The Question Box: “I’m confused about what to do for my first grader…”

Dear Joan-

I’m confused about what to do for my first grader. She doesn’t really like to read but I know she is supposed to practice reading every night for 20 minutes. By the time we get done encouraging and listening to her read, I don’t have any energy to read aloud to her. Most nights the reading time is stressful and that can’t be good, right? 

Any suggestions?

Boston mother of 2

Our answer

Dear First Grader’s Mom:

Your gut instincts are spot on. Keeping the goal of building skills in each of the three skill buckets in mind, there a few things your daughter needs:

  1. She needs to practice reading. (For first graders, books will primarily build Letter & Sound skills.)
  2. She needs to hear and talk about books read aloud. (This will build Vocabulary & Knowledge skills, and Awareness & Regulation skills.)
  3. But she also needs to love the world of books and ideas. And that isn’t going to happen if everything having to do with reading is a struggle.

Is she were my 1st grader, here’s what I would do:

  1. Have her practice reading books that have words she can actually read with less struggle. No one likes to feel like a reading loser, and that is what happens when any of us read books that are too hard for us to read, or filled with words we don’t know.  Your daughter needs to become an automatic word reader in these early years, and that takes practice with hearing and comparing sounds, matching sounds to letters , and decoding individual words. But it also takes practice reading “connected text,” not just a list of words. The “decodable” books (that have simple words and often work on only words with a particular short vowel, for example) give her a chance to practice reading”connected text.” Those books might seem simple and boring to adults, but children usually feel great about reading them and proud of themselves! If they don’t, then they might need easier books or a teacher’s attention.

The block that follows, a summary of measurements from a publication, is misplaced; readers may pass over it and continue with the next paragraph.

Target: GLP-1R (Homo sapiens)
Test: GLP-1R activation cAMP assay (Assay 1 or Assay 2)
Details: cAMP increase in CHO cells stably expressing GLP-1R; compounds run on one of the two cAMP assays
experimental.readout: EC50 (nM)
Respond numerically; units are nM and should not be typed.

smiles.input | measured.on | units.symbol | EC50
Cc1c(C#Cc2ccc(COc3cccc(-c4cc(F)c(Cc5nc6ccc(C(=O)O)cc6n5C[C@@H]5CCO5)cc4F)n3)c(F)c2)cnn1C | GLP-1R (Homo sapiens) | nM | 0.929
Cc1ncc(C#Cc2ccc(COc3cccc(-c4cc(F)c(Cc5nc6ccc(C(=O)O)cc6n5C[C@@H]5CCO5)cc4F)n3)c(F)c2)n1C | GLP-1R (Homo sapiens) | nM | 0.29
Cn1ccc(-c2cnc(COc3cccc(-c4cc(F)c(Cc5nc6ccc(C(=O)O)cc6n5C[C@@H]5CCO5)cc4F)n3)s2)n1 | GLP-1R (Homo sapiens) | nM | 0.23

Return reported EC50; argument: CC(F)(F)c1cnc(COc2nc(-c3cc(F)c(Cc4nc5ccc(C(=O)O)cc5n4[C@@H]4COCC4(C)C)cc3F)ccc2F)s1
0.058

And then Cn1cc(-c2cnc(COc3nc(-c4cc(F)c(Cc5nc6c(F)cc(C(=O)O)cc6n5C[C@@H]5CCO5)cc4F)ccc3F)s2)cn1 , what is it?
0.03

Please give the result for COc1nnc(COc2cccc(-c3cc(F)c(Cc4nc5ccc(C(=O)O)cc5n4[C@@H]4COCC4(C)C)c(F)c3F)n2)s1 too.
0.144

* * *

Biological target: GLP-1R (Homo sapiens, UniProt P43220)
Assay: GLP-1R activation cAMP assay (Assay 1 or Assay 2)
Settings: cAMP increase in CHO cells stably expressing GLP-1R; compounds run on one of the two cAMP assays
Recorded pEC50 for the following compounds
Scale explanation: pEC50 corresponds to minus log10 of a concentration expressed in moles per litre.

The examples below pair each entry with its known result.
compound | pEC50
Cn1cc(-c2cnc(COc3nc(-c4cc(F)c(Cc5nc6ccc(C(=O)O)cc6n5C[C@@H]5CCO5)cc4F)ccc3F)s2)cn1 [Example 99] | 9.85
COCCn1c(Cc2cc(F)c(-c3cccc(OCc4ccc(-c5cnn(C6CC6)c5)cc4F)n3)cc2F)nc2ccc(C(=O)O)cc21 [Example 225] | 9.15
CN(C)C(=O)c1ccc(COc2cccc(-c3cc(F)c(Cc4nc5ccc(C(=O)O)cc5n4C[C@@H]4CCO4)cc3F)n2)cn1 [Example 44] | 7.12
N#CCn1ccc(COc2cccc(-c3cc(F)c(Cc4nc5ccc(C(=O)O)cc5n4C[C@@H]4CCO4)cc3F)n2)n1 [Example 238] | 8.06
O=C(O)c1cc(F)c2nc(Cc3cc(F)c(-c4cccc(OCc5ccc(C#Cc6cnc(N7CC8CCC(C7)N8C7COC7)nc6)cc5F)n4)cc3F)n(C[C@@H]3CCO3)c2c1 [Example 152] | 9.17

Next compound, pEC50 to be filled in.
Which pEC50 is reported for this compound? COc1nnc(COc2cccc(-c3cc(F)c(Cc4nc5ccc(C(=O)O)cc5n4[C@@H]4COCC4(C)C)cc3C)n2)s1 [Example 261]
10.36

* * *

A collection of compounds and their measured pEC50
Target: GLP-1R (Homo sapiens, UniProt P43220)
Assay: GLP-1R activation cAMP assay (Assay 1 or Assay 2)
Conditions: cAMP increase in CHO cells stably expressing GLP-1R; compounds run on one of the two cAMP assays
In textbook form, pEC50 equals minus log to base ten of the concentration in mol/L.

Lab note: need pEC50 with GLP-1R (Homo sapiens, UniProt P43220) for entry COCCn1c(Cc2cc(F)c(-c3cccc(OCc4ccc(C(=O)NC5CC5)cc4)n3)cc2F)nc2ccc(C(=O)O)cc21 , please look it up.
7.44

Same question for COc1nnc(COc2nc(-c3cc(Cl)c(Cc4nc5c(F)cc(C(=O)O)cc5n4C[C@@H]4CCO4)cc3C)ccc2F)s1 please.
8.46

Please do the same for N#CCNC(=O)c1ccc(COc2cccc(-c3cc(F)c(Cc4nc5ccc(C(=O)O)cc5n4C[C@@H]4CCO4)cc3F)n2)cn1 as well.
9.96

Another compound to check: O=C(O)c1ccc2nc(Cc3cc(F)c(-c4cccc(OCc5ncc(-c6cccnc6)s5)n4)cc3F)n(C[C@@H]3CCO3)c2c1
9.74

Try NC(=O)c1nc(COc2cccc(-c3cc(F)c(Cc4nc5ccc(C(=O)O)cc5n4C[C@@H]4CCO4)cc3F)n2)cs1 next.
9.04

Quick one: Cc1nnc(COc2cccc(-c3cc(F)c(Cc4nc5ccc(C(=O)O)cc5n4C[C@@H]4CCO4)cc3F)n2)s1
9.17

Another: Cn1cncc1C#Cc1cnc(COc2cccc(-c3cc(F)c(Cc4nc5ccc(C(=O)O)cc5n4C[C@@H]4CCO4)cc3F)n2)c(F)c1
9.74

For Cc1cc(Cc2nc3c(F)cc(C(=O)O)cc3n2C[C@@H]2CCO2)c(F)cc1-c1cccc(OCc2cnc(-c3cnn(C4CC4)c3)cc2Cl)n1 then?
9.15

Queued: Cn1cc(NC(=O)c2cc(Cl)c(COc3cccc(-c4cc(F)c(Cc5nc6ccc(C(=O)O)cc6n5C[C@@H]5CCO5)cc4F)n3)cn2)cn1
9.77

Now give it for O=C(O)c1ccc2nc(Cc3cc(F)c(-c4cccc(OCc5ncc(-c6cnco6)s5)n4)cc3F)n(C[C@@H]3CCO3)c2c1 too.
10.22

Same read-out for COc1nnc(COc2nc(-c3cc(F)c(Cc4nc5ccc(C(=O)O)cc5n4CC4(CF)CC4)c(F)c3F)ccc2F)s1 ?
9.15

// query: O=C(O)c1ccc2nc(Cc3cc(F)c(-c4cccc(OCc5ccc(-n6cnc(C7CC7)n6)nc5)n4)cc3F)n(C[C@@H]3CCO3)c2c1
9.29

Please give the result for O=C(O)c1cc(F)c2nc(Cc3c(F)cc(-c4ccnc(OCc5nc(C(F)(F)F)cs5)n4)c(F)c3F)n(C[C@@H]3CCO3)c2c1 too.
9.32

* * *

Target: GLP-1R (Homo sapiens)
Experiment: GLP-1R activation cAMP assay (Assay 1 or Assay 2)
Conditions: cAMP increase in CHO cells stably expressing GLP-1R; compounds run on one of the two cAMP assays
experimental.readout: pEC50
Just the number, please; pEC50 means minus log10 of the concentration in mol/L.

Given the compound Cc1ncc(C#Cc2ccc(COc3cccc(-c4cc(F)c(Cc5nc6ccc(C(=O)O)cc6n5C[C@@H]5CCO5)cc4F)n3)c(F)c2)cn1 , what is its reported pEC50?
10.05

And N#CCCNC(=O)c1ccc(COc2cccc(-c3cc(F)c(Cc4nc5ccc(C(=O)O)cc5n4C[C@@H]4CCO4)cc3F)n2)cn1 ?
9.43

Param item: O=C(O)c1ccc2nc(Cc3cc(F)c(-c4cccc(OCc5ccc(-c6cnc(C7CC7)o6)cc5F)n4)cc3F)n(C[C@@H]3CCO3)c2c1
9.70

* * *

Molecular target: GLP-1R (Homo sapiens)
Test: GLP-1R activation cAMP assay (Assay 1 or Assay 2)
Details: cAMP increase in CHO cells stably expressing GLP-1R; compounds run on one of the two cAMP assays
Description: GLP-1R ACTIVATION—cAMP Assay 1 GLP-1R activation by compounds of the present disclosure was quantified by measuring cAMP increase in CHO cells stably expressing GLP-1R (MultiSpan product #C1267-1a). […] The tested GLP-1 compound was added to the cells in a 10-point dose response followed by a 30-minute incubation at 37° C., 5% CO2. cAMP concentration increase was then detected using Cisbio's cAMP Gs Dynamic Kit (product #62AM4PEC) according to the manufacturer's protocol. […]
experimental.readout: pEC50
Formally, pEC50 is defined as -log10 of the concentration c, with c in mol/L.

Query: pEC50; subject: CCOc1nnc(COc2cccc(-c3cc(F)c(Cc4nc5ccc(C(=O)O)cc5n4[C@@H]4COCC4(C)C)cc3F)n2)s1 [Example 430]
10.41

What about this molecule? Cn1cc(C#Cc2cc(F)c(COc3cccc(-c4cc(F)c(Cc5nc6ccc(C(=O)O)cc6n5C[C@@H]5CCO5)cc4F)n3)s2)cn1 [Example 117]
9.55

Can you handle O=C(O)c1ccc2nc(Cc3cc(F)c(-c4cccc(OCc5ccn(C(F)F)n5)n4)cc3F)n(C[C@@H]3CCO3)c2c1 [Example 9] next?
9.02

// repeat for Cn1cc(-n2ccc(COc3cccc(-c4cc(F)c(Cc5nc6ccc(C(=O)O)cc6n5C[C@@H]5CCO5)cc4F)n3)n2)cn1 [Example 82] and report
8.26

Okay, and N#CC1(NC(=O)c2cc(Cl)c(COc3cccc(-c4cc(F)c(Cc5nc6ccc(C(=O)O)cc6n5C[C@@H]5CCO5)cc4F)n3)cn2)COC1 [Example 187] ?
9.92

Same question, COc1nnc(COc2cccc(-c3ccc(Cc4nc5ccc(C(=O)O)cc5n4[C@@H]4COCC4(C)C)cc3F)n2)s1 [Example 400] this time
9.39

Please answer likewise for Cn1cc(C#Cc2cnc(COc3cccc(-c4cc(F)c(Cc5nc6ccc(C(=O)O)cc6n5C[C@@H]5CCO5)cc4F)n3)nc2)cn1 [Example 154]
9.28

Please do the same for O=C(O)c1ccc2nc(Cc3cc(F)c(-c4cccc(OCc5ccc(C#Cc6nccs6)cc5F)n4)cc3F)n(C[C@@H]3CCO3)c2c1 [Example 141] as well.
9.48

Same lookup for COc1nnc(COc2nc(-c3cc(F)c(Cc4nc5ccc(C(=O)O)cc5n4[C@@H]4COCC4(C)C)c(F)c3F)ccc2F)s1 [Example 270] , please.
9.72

2. Prioritize reading aloud, and talking back-and-forth about what you’re reading. She will develop reading skills by hearing the more complex words that are in books she can’t read on her own at this point. It will give her a chance to enter the world of bigger ideas and have fun talking to you about what she’s discovering. She will grow her understanding about the world beyond your house and her school. And she will have extra reading motivation once she associates reading with the cozy time you share, and the exciting world of stories and new knowledge.
  3. Dig deeper with the school around what is causing her reading stresses. Your daughter’s issues can’t be addressed unless she is getting the right instruction. It might just be that she isn’t quite there yet with the chosen books, but make sure the school knows what is driving any struggles she is having, and find out their plan for helping her learn and enjoy reading. 

In the early elementary grades, it’s essential for children to be building skills in the Letter & Sound bucket

That takes the right science-based program, and enough time on task. The other two buckets can and should be built up at home (and school) with delight and positive energy every day, and can be built while you’re going about your days together. That’s why we created the Abound app, btw. We want to make it easy for you to build your child’s skills, but also easy to know when to read out to teachers for more or different instruction. 

Feel free to email me directly at if any of this is confusing! 

You got this. 

All the best,


P.S. I’d add an audio book to the mix — maybe have a special “listening lunchtime”  that you all share — which is a great skill builder and sets up yet another opportunity to fill those skill buckets.

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